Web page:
Tough Traveling: Pets
The Thursday feature “Tough Traveling” is the brainchild of Nathan ofReview Barn, who has come up with the excellent idea of making a new list each week based on the most common tropes in fantasy, as seen in The Tough Guide to Fantasyland by Diana Wynn Jones. Nathan has invited anyone who is interested to come play along, so be sure to check out the first link for more information.
This week’s tour topic is: Pets
Everybody needs somebody to love. And the best companionship doesn’t always come from the same sentient group, does it? Be it furry or scaled, large or small, sometimes an animal companion is the best thing a person can have.
All of my choices are animals, of course, but I think they would all be insulted if I dared refer to them as pets. In some cases, fortunate humans are able to communicate with their animal companions, while others simply have a strong bond. In all cases, animal companions would give their lives for their humans, and their humans would do the same.
The Ash Warriors are known for their deadly skill and the equally deadly mabari hounds that join them in battle. Kell ap Morgan’s hound is named Hafter, and Kell claims he, like Kell, partook of the Joining ritual to become Grey Wardens. They are inseparable, even unto death.
You don’t want to call Sceadufæx, the lord of all horses, a pet. Nope. Not even the Rohirrim could tame this wild steed. But when Gandalf earned his whites, he must have proved himself worthy enough to ride the mighty Shadowfax into battle.
Dire wolves were thought to be extinct, but when the Stark kids stumble on the dead body of a mother wolf and her living cubs, it turns out to be a portent sign. Will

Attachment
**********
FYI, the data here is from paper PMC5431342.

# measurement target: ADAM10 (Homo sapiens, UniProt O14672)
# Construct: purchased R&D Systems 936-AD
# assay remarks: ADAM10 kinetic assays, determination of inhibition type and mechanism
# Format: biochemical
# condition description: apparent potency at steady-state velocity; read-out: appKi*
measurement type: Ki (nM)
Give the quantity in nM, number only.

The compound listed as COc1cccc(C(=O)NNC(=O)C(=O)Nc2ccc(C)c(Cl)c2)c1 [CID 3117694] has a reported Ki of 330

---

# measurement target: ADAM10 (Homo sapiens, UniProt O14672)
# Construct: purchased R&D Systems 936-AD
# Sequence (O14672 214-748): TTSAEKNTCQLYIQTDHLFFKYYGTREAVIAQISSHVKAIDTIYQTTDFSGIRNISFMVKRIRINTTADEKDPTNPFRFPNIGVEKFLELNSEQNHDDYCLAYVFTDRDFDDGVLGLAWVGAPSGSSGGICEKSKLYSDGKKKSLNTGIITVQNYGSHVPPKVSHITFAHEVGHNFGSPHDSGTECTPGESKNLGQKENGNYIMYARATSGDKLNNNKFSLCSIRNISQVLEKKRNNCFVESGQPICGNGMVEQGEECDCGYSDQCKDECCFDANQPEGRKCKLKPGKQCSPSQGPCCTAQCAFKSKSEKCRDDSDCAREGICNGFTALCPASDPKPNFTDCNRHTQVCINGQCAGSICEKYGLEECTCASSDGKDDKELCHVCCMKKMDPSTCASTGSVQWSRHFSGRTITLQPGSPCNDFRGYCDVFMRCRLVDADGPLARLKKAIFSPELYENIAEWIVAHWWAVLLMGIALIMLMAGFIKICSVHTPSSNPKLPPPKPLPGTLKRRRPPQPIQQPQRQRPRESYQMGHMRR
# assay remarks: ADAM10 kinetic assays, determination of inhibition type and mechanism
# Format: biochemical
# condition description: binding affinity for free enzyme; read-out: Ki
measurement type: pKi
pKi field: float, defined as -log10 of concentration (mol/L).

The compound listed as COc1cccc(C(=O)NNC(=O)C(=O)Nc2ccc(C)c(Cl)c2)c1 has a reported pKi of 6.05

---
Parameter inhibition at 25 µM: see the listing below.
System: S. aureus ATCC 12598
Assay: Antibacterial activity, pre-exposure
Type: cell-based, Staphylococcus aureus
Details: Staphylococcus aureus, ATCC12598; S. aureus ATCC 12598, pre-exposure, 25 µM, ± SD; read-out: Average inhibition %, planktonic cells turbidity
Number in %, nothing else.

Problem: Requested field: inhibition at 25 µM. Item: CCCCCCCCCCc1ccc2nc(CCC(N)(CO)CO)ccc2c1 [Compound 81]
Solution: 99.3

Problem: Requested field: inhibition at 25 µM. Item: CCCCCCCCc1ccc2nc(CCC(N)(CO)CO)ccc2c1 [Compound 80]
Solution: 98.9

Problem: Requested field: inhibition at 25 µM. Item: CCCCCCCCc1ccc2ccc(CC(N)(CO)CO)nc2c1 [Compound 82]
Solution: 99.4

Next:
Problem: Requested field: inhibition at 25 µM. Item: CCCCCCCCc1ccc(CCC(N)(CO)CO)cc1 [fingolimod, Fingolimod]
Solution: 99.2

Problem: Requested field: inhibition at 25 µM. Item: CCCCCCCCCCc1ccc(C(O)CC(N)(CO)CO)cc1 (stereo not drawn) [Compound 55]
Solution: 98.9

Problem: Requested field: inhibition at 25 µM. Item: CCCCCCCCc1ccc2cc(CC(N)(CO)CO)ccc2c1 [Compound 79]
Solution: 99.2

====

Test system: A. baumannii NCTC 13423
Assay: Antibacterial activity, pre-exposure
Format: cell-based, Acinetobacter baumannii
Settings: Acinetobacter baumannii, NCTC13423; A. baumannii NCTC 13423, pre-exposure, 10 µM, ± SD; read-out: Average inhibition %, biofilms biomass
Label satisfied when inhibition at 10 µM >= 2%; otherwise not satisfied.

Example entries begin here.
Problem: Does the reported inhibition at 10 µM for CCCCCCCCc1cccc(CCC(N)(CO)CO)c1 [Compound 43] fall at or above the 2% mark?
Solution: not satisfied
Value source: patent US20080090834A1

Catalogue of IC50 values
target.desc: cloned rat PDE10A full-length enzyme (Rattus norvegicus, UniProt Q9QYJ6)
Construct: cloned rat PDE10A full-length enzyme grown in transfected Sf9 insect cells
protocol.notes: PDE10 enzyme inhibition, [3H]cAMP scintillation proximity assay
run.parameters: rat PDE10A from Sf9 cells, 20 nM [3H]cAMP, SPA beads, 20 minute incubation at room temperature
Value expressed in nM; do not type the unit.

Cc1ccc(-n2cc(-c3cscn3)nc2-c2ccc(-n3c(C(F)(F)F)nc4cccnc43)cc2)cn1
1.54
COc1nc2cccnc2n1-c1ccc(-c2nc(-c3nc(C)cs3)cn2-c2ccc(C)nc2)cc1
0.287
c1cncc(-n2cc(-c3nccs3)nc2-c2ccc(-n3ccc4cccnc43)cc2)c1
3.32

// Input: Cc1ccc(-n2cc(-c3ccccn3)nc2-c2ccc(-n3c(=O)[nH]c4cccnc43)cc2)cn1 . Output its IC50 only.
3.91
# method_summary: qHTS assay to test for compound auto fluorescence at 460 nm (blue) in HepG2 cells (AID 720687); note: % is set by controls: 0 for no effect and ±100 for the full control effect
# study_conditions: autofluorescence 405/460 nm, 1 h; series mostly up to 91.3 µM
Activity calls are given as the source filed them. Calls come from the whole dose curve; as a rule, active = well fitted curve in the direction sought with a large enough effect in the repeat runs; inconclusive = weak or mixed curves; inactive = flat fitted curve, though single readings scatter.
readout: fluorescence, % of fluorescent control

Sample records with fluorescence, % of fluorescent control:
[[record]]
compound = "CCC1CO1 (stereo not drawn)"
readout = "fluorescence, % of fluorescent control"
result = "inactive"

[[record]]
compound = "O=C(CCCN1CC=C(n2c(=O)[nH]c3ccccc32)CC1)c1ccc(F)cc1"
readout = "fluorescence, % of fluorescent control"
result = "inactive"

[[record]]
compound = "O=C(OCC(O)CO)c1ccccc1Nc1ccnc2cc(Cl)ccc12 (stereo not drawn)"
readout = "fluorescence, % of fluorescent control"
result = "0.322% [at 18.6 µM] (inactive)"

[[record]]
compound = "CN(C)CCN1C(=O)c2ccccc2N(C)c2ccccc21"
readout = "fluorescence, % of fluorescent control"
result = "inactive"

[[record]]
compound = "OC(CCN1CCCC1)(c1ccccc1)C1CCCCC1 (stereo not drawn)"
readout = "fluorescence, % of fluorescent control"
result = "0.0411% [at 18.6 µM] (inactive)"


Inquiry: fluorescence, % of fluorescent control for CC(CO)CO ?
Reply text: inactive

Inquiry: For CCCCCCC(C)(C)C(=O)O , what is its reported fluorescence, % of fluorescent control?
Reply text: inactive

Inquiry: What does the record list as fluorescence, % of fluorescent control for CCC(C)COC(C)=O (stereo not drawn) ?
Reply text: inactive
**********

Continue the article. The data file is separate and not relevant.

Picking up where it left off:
Grey Wind, Lady, Nymeria,
Summer, Shaggydog, and Ghost be all that remains of the Stark legacy when GRRM finally gets around to finishing this series? Warg on, Starks. Warg on.
Harry Potter by J.K. Rowling
*sobs into her pillow*
I’ve been focusing on epic fantasy a lot in these lists lately and since Wendy’s got some good ones covered, just for fun, this week I’m gonna go ALL URBAN FANTASY! (Not like it’s too difficult, though; UF is kinda bursting at the seams with protagonists with loyal companions — some of which possess pretty cool supernatural powers of their own).
Harry Dresden probably has two of the most well known pets in urban fantasy. Mister is his huge grey cat who has been around since book one, and he likes to bulldoze into visitors’ knees, knocking them over. Harry also acquires a dog later in the series, a Foo Dog named Mouse. It is suggested many times that Mouse might have a divine origin, not least because he is highly intelligent and seems to understand his master’s mind.
Oberon is protagonist Atticus O’Sullivan’s loyal Irish Wolfhound. The two communicate telepathically with each other thanks to Atticus’ druidic abilities. They are pals that love to banter and hang out with each other, and go on the occasional hunt to burn off steam. Atticus would shapeshift in order to run along side Oberon.
Captain is Owl’s Egyptian Mau cat, bred to protect the ancient Egyptians from creatures of the underworld. Apparently, that includes vampires. Owl brings Captain around to help her sniff out the bloodsucking undead, and he’s also helpful in a fight with one on account of the venom in his spit and claws — extremely poisonous to vampires, of course.
This is sort of a cheat because I haven’t actually read any of the books in ‘s Allie Beckstrom series, but I have read the spin-off Broken Magic duology. In both books Allie makes several cameos and so we also get to see her pet stone gargoyle named Stone.
Mercy’s cat Medea is a tailless calico that first came to her as a stray. Most cats don’t get along with werewolves, walkers or other shapeshifters like Mercy and her friends, but for some reason Medea seems to like everyone.
Who needs a ghost detector when you have Toby, a dog who is able to sense magic and anything paranormal? Peter has even developed a system that measures the strength of magic activity based on the loudness and intensity of Toby’s yaps.
Not really urban fantasy, but I couldn’t not include this. The protagonist Vlad acquired Loiosh, his jhereg familiar, as an egg in a bargain with the creature’s wild mother. Loiosh is snarky (much like Vlad himself) but he’s also a very helpful companion due to his psychic link with his master, and has saved Vlad’s life on several occasions.